The UK’s first Charity Digital Code of Practice has launched today following an extensive consultation and input from across the sector.
The Code, which has been produced to provide charities with practical advice on incorporating digital technology into their work, has been funded by Lloyds Banking Group and the Co-op Foundation. It has been managed by a steering group of representatives from across the sector and chaired by independent digital expert Zoe Amar. It is voluntary and free to access for all charities.
The need for The Charity Digital Code of Practicewas identified following the Lloyds Bank UK Business Digital Index 2017 , which showed only 48% of charities have full basic digital skills , and 50% of charity leaders lack confidence in introducing digital change .
The new code is a key product for the Digital Skills Partnership, which brings together organisations from all sectors to increase digital capability in a collaborative way. It represents an effort from within the sector to level the playing field with other industries and improve the sustainability, impact, and efficiency of charities across the UK. It aims to help organisations deliver on their charitable purpose in an increasingly digital age.
The Code has identified seven principles to be considered by charities wishing to develop their digital activity. The principles cover best practice relating to leadership, beneficiaries and other stakeholders, culture, strategy, skills, adaptability and managing risks and ethics. It also sets out how to measure success when making changes to digital.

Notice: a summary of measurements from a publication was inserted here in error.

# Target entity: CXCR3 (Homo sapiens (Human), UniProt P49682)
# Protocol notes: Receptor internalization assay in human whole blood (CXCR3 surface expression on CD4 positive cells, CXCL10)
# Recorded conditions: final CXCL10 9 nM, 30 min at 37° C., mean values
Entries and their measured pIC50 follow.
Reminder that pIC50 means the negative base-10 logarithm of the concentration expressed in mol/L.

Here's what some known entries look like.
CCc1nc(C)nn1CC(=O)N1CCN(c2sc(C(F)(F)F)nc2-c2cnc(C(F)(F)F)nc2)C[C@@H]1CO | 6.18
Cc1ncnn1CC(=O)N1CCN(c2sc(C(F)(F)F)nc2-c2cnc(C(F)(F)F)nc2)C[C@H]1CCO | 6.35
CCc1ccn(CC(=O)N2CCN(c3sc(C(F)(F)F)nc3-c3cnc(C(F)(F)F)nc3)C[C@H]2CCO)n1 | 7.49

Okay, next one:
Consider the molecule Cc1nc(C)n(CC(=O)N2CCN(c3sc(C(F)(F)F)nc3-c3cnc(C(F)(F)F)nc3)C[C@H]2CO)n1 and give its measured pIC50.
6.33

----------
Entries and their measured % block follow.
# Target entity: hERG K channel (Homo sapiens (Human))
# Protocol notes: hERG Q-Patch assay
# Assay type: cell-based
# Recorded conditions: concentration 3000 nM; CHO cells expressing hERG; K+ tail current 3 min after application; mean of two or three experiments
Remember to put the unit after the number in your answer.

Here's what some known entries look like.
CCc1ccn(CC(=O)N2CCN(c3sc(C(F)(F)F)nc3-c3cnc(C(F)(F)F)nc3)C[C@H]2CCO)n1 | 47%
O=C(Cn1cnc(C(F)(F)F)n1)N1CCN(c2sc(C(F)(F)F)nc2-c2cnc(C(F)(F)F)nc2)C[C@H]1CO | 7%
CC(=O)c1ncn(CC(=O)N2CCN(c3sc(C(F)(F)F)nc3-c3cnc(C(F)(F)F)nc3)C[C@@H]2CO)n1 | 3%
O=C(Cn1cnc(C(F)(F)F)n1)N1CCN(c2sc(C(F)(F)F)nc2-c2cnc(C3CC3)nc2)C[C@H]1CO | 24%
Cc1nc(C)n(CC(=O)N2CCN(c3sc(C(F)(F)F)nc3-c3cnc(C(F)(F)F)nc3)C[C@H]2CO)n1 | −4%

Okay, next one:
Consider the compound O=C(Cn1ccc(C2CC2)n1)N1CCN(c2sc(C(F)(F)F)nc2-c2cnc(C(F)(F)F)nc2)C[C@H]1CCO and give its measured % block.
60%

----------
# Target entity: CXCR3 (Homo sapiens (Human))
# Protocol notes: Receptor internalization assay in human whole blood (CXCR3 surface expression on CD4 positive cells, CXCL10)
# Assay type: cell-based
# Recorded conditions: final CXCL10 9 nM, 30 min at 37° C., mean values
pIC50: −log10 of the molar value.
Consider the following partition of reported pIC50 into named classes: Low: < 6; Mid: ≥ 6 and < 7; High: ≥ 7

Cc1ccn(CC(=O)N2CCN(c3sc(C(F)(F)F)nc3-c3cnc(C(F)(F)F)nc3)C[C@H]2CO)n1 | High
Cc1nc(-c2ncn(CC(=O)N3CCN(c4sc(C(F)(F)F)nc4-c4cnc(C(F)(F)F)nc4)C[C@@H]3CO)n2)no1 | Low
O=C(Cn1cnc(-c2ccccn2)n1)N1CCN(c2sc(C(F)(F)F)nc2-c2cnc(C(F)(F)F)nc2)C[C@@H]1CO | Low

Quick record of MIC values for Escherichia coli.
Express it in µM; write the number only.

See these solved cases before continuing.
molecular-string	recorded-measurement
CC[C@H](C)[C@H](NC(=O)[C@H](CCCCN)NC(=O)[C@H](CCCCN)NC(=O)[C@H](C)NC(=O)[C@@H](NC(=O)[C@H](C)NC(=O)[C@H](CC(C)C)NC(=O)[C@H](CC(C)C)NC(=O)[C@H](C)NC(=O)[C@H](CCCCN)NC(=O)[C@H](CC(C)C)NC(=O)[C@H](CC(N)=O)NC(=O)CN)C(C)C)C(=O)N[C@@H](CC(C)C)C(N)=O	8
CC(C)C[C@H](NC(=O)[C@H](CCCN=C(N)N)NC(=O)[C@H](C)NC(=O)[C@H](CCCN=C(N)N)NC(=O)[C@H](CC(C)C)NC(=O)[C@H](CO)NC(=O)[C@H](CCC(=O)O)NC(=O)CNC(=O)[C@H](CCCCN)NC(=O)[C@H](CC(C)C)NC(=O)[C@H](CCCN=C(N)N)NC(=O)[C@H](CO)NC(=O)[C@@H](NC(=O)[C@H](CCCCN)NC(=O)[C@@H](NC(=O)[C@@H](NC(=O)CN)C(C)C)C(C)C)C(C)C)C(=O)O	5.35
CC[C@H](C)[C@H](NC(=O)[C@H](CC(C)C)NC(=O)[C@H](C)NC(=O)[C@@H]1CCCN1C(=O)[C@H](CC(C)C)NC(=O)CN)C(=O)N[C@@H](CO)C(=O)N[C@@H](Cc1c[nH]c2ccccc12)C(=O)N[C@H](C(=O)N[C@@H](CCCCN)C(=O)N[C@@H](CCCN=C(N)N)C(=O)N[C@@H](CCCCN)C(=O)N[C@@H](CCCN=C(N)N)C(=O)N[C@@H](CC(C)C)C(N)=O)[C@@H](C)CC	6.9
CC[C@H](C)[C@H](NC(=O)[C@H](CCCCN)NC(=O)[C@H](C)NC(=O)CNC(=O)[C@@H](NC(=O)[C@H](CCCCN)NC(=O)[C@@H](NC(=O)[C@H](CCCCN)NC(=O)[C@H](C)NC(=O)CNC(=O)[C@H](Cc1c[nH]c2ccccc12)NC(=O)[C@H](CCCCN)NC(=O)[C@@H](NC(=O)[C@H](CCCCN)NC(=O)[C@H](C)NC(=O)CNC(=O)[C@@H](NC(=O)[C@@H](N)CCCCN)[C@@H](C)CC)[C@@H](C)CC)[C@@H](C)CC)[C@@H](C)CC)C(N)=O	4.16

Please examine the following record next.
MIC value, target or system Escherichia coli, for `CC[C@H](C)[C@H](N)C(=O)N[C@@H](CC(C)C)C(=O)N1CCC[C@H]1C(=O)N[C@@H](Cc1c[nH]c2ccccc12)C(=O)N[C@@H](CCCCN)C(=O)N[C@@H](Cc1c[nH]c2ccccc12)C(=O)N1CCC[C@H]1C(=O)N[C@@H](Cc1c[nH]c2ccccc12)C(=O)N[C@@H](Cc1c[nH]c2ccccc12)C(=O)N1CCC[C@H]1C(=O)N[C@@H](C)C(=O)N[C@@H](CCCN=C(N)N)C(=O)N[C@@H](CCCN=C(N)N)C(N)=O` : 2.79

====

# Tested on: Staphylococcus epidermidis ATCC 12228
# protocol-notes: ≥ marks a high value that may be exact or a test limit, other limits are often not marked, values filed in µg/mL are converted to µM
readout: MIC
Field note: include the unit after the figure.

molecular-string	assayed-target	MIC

Following a consultation period and input from charities of all sizes, a number of resources are being produced to help organisations implement advice from the code. Resources will include how-to guides, video case studies and tips from other charities.
A version of the code has been produced for small charities alongside tailored
resources to help charities with tighter budgets and less capacity to understand where they can make improvements. This aspect of the code has been a particular priority for the steering group due to the revelation from the 2018 Charity Digital Skills report that 58% of charities see funding as their biggest obstacle to digital progress.
As well as increasing digital motivation, confidence and skills within the charity sector workforce, advice from the
Code will make charities more accessible for beneficiaries and create new opportunities for funders to
engage with digital activity. It’s also hoped that the launch, which coincides with Trustees’ Week, will
encourage the more than one million charity trustees across the UK engage with the Code and find out more
using digital activity to help their vital work.
Charities can access The Charity Digital Code of Practice code here and join the conversation about the Code by using the hashtag #CharityDigitalCode .